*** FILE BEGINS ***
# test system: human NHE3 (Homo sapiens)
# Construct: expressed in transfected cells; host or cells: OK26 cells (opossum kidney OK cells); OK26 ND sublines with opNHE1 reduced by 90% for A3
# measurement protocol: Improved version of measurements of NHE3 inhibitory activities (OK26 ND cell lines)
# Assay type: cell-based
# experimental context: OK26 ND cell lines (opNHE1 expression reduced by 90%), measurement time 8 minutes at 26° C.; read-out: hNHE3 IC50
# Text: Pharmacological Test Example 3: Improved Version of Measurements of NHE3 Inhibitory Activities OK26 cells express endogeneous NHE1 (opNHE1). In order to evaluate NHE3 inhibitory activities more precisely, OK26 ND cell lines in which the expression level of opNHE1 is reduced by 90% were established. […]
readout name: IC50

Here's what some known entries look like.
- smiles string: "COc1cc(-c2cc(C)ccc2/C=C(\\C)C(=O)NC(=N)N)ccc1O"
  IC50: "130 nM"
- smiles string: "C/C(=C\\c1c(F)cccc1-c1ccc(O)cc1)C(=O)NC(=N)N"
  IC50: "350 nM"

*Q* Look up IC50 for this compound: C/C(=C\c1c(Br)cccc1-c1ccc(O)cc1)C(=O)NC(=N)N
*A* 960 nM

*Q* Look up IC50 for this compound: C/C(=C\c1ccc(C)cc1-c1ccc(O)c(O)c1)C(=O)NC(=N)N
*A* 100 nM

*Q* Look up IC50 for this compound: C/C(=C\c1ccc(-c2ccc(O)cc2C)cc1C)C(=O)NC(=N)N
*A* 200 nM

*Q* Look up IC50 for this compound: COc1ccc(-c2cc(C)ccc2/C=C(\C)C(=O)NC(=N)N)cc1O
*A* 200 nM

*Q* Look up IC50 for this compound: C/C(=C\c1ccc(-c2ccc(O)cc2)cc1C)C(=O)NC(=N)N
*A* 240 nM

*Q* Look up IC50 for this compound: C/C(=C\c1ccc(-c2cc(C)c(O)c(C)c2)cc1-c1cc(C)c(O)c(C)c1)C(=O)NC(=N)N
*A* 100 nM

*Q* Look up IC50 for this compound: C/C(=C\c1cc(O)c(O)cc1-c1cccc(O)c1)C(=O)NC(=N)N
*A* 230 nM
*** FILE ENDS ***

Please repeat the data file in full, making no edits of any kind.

# test system: human NHE3 (Homo sapiens)
# Construct: expressed in transfected cells; host or cells: OK26 cells (opossum kidney OK cells); OK26 ND sublines with opNHE1 reduced by 90% for A3
# measurement protocol: Improved version of measurements of NHE3 inhibitory activities (OK26 ND cell lines)
# Assay type: cell-based
# experimental context: OK26 ND cell lines (opNHE1 expression reduced by 90%), measurement time 8 minutes at 26° C.; read-out: hNHE3 IC50
# Text: Pharmacological Test Example 3: Improved Version of Measurements of NHE3 Inhibitory Activities OK26 cells express endogeneous NHE1 (opNHE1). In order to evaluate NHE3 inhibitory activities more precisely, OK26 ND cell lines in which the expression level of opNHE1 is reduced by 90% were established. […]
readout name: IC50

Here's what some known entries look like.
- smiles string: "COc1cc(-c2cc(C)ccc2/C=C(\\C)C(=O)NC(=N)N)ccc1O"
  IC50: "130 nM"
- smiles string: "C/C(=C\\c1c(F)cccc1-c1ccc(O)cc1)C(=O)NC(=N)N"
  IC50: "350 nM"

*Q* Look up IC50 for this compound: C/C(=C\c1c(Br)cccc1-c1ccc(O)cc1)C(=O)NC(=N)N
*A* 960 nM

*Q* Look up IC50 for this compound: C/C(=C\c1ccc(C)cc1-c1ccc(O)c(O)c1)C(=O)NC(=N)N
*A* 100 nM

*Q* Look up IC50 for this compound: C/C(=C\c1ccc(-c2ccc(O)cc2C)cc1C)C(=O)NC(=N)N
*A* 200 nM

*Q* Look up IC50 for this compound: COc1ccc(-c2cc(C)ccc2/C=C(\C)C(=O)NC(=N)N)cc1O
*A* 200 nM

*Q* Look up IC50 for this compound: C/C(=C\c1ccc(-c2ccc(O)cc2)cc1C)C(=O)NC(=N)N
*A* 240 nM

*Q* Look up IC50 for this compound: C/C(=C\c1ccc(-c2cc(C)c(O)c(C)c2)cc1-c1cc(C)c(O)c(C)c1)C(=O)NC(=N)N
*A* 100 nM

*Q* Look up IC50 for this compound: C/C(=C\c1cc(O)c(O)cc1-c1cccc(O)c1)C(=O)NC(=N)N
*A* 230 nM